Yamaha BD-S1065 Blu-ray Player Review 
Home Theater Video Players Blu-ray Players
Written by Thomas Spurlin   
Thursday, 12 November 2009

Right at the core of the $500-600 price point, Yamaha BD-S1065 Blu-ray player enters against some stiff high-end competition.   It’s a sect currently dominated by Oppo’s BDP-83, a jackknife player that does just about anything needed.  Yamaha’s unit, however, is up to task in offering some healthy competition; as a Blu-ray Profile 2.0 player with a mind audio quality, it certainly impresses with its capabilities.  Whether its highly-chiseled sonic class alone justifies the price depends on individual preference and the necessity for media adaptation, but everything the BD-S1065 offers certainly packs a hefty punch underneath the hood. 

Out of the Box:

At first glance, the size and weight of Yamaha’s S1065 will be a surprise – at least a marginal surprise, as those familiar with the company’s components are accustomed to their girth.  Close to double the height, roughly 4 inches tall, and just as wide and deep as other players, this hefty 10-pound model is a beast that’s built to last.  Its design aesthetic matches that of other Yamaha devices, with the style of buttons, silver platforms at the bottom, and dividing line shot right across the frame to match an underlying receiver.  Of course, placement of a Blu-ray player on top of a high-temperature receiver is discouraged, but at least it’ll match the rest of the equipment in other portions of your media rack.  A standard, light Yamaha remote, a generic A/C power cord, Composite A/V cables, and a hefty tri-language Manual that goes through the bones, bits and pieces of setting up the unit in very descript not-so-robotic fashion.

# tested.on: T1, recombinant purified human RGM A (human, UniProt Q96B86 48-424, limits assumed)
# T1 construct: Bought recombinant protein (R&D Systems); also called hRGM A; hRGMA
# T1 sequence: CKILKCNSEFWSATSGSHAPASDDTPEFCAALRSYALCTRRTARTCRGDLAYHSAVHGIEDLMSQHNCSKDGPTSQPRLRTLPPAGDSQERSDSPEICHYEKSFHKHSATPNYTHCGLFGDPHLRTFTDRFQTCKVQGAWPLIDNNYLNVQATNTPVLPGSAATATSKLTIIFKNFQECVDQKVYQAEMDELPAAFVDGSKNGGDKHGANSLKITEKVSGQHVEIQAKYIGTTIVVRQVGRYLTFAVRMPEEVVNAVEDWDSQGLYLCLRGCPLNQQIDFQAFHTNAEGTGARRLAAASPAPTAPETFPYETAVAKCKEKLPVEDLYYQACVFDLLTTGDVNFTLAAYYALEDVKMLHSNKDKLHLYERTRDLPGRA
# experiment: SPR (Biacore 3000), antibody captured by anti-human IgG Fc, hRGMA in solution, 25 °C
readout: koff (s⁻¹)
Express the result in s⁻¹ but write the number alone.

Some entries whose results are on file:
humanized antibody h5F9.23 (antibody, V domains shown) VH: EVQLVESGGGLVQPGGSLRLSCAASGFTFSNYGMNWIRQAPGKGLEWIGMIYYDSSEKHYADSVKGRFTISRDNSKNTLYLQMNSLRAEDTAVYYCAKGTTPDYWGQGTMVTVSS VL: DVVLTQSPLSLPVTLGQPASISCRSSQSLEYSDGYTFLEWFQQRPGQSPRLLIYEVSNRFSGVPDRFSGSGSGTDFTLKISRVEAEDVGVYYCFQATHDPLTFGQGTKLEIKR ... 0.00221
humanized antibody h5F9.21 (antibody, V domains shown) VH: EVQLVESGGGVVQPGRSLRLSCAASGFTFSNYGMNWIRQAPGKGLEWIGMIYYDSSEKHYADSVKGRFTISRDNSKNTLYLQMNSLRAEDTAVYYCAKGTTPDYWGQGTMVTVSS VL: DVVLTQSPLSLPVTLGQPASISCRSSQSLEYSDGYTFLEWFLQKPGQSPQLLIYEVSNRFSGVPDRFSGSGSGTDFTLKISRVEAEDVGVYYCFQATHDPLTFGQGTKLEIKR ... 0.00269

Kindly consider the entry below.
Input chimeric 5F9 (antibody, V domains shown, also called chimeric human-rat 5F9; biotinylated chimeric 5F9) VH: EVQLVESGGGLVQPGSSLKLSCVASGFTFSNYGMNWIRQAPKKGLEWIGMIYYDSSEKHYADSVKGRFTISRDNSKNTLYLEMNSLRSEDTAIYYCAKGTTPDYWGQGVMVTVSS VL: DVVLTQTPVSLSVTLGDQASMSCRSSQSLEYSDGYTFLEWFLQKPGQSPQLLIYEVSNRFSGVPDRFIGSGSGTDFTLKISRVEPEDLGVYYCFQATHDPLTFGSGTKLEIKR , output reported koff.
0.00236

Raised, semi-textured buttons are available at the front of the unit for remote-free usage, including a circular Power button to the left and Eject, Play, Pause, and Stop buttons to the right.  The time display offers an adjustable bright blue LED readout, with crisp lettering that can be seen even at its lowest dimness (discussed a little later).  It’s a cheerful hulk of a Blu-ray player, welcoming us and saying “Bye” with each power up/down.  Once the unit’s been turned on, it offers indicators for the type of disc inside (BD, CD, DVD), title, chapter track, and several repeat options. 


Yamaha BD-S1065 Left Side

Yamaha owners are fully aware of the company’s prowess in offering a multipurpose array of jacks to the rear of their equipment, and the S1065 shouldn’t overly disappoint in that regard.  As to be expected of most Blu-ray players, it carries an HDMI port for transmission to HDTVs and applicable receivers, along with S-Video, Component, Composite Video, and a Toslink optical port.  The big satisfactory element comes in the 7.1 analog jacks, making transmission of HD sound possible to non-HDMI receivers.  For BD-Live and BD-Java, we’ve also got a LAN Ethernet port and a USB 2.0 extension port.  Rounding things out, an Infrared Remote In/Out jack is also available, though RS-232 isn’t available.  For the larger portion of this review, Yamaha’s BD-S1065 was connected via HDMI to Onkyo’s SR605.